Plant It for the Planet

Choose Flowering Plants for Pollinators….

The family yard is still the safe outdoor space to relax, play and de-stress. The TurfMutt Foundation reminds families that nature starts right outside your back door – and one way to help nature is to make sure your yard supports our very-important pollinators.

June is National Pollinators Month and June 21-27 is designated as “National Pollinator Week.” Sponsored by the U.S. Department of Agriculture and the U.S Department of the Interior,

Plant It for the Planet

•    Choose flowering plants for pollinators – butterflies, bees, bats and hummingbirds
•    Backyards, school yards, green roofs, parks, planted medians and other green spaces provide food and shelter for pollinators
•    Select flowering plants that thrive in your yard’s conditions, considering the following: climate zone, soil type, sun/shade ratio, and average rainfall
•    Plant a healthy balance of grasses, garden flowers, shrubs, and trees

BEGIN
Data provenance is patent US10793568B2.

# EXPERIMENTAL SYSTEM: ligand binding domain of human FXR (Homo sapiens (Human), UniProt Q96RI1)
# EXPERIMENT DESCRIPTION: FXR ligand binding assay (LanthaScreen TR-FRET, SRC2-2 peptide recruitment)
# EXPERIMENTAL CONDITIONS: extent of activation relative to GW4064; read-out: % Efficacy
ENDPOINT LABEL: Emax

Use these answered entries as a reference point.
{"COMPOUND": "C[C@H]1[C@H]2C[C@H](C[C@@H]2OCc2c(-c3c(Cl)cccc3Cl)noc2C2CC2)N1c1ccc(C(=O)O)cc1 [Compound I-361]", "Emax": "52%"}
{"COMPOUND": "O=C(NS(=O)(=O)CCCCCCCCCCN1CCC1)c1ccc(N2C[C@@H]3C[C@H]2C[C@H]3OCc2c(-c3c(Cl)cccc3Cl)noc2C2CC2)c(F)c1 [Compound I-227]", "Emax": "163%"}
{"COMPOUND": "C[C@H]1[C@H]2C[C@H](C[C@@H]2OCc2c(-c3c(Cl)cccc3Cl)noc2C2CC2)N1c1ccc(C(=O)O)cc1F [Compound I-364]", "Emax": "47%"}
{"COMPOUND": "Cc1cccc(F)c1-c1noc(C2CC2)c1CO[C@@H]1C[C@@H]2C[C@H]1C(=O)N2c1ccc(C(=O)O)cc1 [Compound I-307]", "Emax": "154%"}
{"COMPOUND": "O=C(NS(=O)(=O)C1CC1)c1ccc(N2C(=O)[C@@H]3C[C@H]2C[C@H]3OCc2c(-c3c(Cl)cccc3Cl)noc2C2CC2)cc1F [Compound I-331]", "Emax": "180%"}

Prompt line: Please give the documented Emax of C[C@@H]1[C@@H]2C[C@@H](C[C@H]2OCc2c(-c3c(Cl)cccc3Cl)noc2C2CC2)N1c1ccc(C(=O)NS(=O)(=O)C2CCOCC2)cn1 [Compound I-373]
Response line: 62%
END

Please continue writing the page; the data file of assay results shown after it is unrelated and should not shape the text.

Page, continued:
•    75 percent of the world’s flowering plants depend on pollinators to reproduce
•    About 1 out of every 3 bites of food we eat exists because of pollinators 
•    More than 3,500 species of native bees help increase crop yields

The TurfMutt Foundation has developed this infographic on planting for pollinators:

For more information, go to

Brush Pick-Up is Monday, May 17 – See Guidelines Here

Services of the Village of NB…


The NEXT Village Brush Pick-Up is MONDAY, May 15, 2021.

The NEXT Village Brush DROP OFF is Saturday, June 19, 2021

The Village of North Baltimore Brush Drop Off and Pick Up Policy

“Brush” is defined according to this policy as:

Cut off, trimmed or fallen branches of trees not to exceed 4 inches in diameter and 6 feet in length.